Business

Toronto condo rents jump, driven by higher prices

Rising prices for condominiums in the Greater Toronto Area are pushing rents higher and spurring development, a real estate consulting firm said Thursday.
A condominium in Toronto is seen under construction in this March 2014 photo. Average condo rental costs were up sharply in the first quarter, a real estate consulting firm says. (Aaron Harris/Reuters)

Rising prices for condominiums in the Greater Toronto Area are pushing rents higher and spurring development, a real estate consulting firm said Thursday.

Toronto-based Urbanation said the average rental price for a condo in the first three months of 2016 in the Greater Toronto Area was up almost seven per cent when compared to the same time frame last year.  

The average rental rose to $2.53 per square foot, or $1,891 monthly.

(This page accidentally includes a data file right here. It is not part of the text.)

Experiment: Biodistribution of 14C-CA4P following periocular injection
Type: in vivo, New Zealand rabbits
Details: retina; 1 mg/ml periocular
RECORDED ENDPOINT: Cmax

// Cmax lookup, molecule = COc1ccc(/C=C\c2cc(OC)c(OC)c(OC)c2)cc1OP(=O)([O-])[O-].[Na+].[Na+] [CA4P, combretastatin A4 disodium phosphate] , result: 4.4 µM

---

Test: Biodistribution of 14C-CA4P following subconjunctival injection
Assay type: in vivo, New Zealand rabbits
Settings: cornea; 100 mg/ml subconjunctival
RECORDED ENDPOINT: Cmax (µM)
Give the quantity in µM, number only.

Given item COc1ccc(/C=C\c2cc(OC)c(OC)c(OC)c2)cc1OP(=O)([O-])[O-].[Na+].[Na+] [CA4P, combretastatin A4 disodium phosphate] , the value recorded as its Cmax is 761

"The rental market is benefitting from strengthening fundamentals such as employment and population growth, but also quickly eroding affordability and intense competition in the ownership market," said Shaun Hildebrand, senior vice president at Urbanation.

"Even with record numbers of condos coming up for rent by investors, conditions have tightened, supporting increased rental development," Hildebrand said.

After purpose-built construction starts increased to a 25-year high of 3,476 units in 2015, applications for new rental developments surged by 40 per cent between the start of January and the end of March, Urbanation said.

Fewer condos available too

Meanwhile, the vacancy rate within the 7,309 purpose-built units completed since 2005 averaged 0.5 per cent.

Illustrating the tight market conditions, condo lease transactions grew faster than total listings for a fourth consecutive quarter. 

Additionally, the average time a rental condo was on the market fell from 27 to 23 days, and the number of rentals that leased for higher than asking rents shot up by 59 per cent, Urbanation said.

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